People with the hepatitis C virus (HCV) are more likely to have other infectious diseases, according to a study reported in the January issue of the American Journal of Gastroenterology.
Researchers from the Houston Veterans Affairs Medical Center found that several infectious diseases are more common among HCV-infected patients compared to those without HCV infection.
"HCV shares risk factors and routes of transmission with several other infectious agents," said the researchers. "However, the prevalence of comorbid infectious disorders among HCV-infected patients remains unknown."
The researchers investigated this association using information from 172 hospitals contained in the computerized databases of the Department of Veterans Affairs. A total of 34,204 HCV-infected patients and 136,816 control subjects without HCV were identified.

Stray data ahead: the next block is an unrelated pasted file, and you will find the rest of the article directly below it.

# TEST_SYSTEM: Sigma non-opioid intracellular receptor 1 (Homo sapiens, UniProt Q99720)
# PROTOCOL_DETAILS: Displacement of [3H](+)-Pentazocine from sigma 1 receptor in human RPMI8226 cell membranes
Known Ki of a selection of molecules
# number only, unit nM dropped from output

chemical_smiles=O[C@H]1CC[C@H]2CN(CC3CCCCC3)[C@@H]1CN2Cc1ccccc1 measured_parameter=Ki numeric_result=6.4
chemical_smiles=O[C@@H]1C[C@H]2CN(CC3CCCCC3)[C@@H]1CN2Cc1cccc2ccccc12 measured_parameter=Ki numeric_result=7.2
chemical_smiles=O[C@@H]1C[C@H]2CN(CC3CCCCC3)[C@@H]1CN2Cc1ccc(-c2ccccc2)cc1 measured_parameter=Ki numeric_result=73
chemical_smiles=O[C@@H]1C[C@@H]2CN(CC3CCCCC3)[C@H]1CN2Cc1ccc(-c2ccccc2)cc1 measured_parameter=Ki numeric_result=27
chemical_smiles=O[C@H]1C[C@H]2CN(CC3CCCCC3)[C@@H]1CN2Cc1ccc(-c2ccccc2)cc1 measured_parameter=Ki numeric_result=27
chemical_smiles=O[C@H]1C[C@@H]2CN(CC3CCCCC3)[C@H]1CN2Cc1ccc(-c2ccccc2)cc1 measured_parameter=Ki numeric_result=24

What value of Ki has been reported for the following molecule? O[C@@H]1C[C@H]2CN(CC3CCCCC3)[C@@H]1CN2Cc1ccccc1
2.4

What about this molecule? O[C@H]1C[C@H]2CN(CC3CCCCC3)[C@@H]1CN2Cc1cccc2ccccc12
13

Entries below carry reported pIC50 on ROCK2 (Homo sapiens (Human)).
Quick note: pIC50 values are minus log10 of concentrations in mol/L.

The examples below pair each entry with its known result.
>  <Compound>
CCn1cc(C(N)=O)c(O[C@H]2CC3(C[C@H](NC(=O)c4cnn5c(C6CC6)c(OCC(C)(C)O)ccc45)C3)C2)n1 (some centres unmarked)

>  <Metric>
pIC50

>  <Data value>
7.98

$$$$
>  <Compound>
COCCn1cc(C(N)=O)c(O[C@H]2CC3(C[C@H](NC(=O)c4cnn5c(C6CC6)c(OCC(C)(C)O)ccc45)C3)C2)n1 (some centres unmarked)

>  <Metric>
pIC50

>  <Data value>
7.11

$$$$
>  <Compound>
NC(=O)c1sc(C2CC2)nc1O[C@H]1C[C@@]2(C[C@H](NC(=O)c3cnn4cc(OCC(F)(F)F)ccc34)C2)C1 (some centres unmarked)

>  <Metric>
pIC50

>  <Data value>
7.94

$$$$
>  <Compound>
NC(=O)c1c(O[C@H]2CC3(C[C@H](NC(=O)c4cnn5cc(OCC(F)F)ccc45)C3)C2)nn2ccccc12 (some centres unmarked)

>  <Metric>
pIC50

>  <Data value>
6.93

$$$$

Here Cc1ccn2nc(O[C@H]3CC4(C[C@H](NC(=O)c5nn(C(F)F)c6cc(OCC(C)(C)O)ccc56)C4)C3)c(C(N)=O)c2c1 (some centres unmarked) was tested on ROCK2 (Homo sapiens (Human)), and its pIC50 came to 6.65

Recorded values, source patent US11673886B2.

HCV patients were significantly more likely to have other blood-borne infections than those without HCV. The most prevalent were HIV (14.1 percent vs. 3.0 percent), hepatitis B (22.4 percent vs. 0.7 percent) and immunodeficiency-related infections such as cytomegalovirus (0.6 percent vs. 0.2 percent), toxoplasmosis (0.3 percent vs. 0.1 percent), cryptococcosis (0.4 percent vs. 0.1 percent) and tuberculosis (3.3 percent vs. 1.3 percent).
The HCV group also had a higher incidence of sexually transmitted diseases, including gonococcus (0.5 percent vs. 0.1 percent), chlamydia (1.6 percent vs. 0.7 percent), syphilis (2.0 percent vs. 0.6 percent) and genital herpes (1.0 percent vs 0.3 percent) as well as bacterial infections, including peritonitis, sepsis, endocarditis, cellulitis and carbuncles.
The researchers said their findings suggest that patients with infectious diseases should be targeted for HCV screening.
Other sources: American Journal of Gastroenterology 98(1):167-74